I would like to construct a short function to do the following. Let's say that I move file 'file.tex' to my documents directory:

mv file.tex ~/Documents

Then, I'd like to cd to that directory:

cd ~/Documents

I'd like to generalize this to any directory, so that I can do this:

mv file.tex ~/Documents

and have the follow command read the destination from the previous command, then execute accordingly. For a simple directory, this doesn't save much time, but when working with nested directories, it would be tremendous to be able to just use

mv file.tex ~/Documents/folder1/subfolder1

I thought it would be relatively simple, and that I could do something like this:

    place=`history 2 | sed -n '1p;1q' | rev | cut -d ' ' -f1 | rev`
    cd $place

but this doesn't seem to work. If I echo $place, I do get the desired string (I'm testing it with ~/Documents), but the last command returns

No such file or directory

The directory certainly exists. I'm at a loss. Could you help me out?


3 Answers 3


Instead of defining a function, you can use the variable $_, which is expanded to the last argument of the previous command by bash. So use:

cd "$_"

after mv command.

You can use history expansion too:

cd !:$

If you must use a function:

follow () { cd "$_" ;}

$ follow () { cd "$_" ;}
$ mv foo.sh 'foo bar'
$ follow 
foo bar$ 

N.B: This answer is targeted to the exact command line arguments format you have used as we are dealing with positional parameters. For other formats e.g. mv -t foo bar.txt, you need to incorporate specific checkings beforehand, a wrapper would be appropriate then.

  • Your history expansion (cd !:$) works perfectly. Thank you. However, the other (cd "$_") does not: mv file.tex ~/Downloads/ cd "$_" bash: cd: __bp_preexec_invoke_exec: No such file or directory I will very gladly accept your answer as entirely correct, and thank you.
    – Fire
    Aug 15, 2016 at 13:40
  • 1
    I have always typed (somewhat wastefully) either cd !$ or cd $(dirname !$). Didn't know about the $_ variable!
    – Kalvin Lee
    Aug 15, 2016 at 14:13
  • Now what happens if I do mv -t ~/Documents file.tex instead of mv file.tex ~/Documents? Bottom line, I'm not sure this is solvable in the general case... a wrapper function around or that reimplements mv might be better...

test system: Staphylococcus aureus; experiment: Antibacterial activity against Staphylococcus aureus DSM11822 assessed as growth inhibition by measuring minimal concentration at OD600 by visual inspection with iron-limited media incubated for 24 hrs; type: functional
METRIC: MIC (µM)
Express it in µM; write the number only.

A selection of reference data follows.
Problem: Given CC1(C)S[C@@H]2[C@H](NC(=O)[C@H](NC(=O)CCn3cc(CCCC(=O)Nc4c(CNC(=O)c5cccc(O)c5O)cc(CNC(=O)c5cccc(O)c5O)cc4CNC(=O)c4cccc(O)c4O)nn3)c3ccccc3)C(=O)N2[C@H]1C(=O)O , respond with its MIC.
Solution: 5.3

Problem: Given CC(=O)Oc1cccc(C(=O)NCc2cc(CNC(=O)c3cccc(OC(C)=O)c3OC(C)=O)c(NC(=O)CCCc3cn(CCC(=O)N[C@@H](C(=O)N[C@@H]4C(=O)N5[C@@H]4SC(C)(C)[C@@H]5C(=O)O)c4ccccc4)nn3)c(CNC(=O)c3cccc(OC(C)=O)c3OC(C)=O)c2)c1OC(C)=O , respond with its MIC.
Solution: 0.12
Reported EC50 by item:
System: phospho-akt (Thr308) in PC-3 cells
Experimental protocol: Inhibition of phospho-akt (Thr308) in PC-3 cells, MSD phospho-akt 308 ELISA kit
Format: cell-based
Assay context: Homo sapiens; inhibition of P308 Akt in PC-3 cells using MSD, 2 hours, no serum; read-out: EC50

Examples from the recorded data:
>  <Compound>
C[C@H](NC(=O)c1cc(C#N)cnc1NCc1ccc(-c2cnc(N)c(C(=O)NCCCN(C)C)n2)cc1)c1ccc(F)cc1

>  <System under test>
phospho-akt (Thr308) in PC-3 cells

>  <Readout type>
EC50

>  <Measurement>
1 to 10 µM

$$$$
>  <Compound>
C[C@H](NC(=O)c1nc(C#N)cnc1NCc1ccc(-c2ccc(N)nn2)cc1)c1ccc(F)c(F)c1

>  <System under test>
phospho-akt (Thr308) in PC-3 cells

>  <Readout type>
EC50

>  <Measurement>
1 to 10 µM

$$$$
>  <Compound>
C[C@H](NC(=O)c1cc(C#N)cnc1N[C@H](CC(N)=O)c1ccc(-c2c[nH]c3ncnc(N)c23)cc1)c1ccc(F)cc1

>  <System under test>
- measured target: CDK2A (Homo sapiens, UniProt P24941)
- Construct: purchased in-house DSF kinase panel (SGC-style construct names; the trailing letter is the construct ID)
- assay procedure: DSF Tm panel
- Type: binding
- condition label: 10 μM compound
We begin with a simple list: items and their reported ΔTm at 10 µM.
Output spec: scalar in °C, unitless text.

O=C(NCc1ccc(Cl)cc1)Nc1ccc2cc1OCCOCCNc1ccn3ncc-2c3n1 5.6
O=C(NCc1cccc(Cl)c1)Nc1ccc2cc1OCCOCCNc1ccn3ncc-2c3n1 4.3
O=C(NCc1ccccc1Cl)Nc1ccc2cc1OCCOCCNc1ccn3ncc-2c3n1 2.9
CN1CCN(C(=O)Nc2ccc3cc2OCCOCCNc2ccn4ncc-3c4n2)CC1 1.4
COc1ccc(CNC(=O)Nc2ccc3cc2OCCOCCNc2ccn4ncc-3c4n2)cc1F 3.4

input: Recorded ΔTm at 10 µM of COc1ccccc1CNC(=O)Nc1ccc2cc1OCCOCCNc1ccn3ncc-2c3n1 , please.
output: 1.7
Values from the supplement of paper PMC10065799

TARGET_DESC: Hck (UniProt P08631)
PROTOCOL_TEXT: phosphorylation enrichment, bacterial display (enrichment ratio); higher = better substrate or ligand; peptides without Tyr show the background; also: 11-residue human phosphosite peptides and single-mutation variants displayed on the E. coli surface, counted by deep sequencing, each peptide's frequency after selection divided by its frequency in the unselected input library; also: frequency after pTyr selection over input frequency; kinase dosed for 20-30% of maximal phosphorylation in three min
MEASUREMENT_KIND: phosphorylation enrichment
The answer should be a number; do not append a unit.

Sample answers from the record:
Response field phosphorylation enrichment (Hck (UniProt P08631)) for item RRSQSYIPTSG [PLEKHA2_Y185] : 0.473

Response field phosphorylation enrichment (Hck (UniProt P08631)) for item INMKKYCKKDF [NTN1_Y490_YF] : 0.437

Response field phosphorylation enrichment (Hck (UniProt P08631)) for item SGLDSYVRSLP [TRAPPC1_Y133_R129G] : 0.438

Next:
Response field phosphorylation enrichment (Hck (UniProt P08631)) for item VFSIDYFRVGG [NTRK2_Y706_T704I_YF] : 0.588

– user
    Aug 15, 2016 at 15:11
  • @MichaelKjörling Won't work simply..this example is just to cover the case OP has, not the edge (or all) cases..
    – heemayl
    Aug 15, 2016 at 15:12
  • You don't need the colon; !$ is equivalent to !:$ and faster to type.
    – Wildcard
    Aug 16, 2016 at 7:38

With standard bash keybindings, the combination Alt. will copy the last argument of the previous command line into the current one. So, typing

$ mv foo ~/some/long/path/
$ cd <Alt><.>

would yield

$ mv foo ~/some/long/path/
$ cd ~/some/long/path/

and would be even less typing than the word follow.

For added convenience, repeating the Alt. combination will browse through the last arguments of all previous command lines.

Addendum: The bash command name corresponding to this key combination is yank-last-arg or insert-last-argument. It can be found in the bash manpage under "Commands for Manipulating the History" or in the more exhaustive Bash Reference Manual.)

  • 1
    That's clever. Thanks! I had no idea this existed.
    – Fire
    Aug 15, 2016 at 14:57
  • @Fire I added references for those commands, so you can find a lot more interesting key bindings (and immediately forget them again, like I always do).
    – Dubu
    Aug 15, 2016 at 15:26
  • 1
    You can also use <esc> then . to get the same result as <alt>+., this useful when you have remapped capslock to escape :)
    – gnur
    Aug 16, 2016 at 10:42
  • 1
    @gnur vi(m) user, I suppose. ;-)
    – Dubu
    Aug 16, 2016 at 18:32

You're almost certainly running into the problem that tilde expansion takes place before parameter expansion, which can be explained by a succinct example:

$ cd ~kaz
kaz $ var='~kaz'
kaz $ echo $var
kaz $ cd $kaz
bash: cd: ~kaz: No such file or directory

This can be addressed with eval. Anyway, you're going to need eval, because you're pulling commands from the history and they can contain arbitrary expansions, like:

$ mv file.tex ~/Documents/$(compute_folder_name foo-param)/subfolder1
$ follow

(There are issues, such as that the re-expansion of these values might no longer match the original expansion which occurred. Suppose compute_folder_name is a function which increments some global variable.)

  • 4
    You don't need eval. (Ever.) But good spotting on the expansion sequence problems. If you mention the greater advisability of history expansion to using eval here, this will be the best answer in my opinion; none of the others actually explain why the Original Poster's solution failed to work.
    – Wildcard
    Aug 16, 2016 at 7:37

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